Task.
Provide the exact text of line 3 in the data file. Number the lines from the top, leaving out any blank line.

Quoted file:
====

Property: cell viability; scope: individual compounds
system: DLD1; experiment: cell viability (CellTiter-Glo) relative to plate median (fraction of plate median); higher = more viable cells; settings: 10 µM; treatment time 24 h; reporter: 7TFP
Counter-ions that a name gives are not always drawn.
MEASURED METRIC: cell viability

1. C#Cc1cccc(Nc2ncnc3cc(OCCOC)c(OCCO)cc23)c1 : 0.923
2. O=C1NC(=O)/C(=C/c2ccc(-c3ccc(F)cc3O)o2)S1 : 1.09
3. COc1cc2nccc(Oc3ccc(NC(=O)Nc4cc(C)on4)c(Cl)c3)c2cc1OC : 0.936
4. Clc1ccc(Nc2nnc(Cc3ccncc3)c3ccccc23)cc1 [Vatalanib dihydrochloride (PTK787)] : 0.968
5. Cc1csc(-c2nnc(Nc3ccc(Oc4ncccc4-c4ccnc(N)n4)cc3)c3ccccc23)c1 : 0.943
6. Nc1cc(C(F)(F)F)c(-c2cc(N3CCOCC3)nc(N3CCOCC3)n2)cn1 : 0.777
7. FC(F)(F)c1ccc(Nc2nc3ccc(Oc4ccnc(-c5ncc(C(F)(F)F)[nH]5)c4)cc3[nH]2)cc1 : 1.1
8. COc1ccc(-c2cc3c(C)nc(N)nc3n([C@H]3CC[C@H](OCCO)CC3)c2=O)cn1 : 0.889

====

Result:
Counter-ions that a name gives are not always drawn.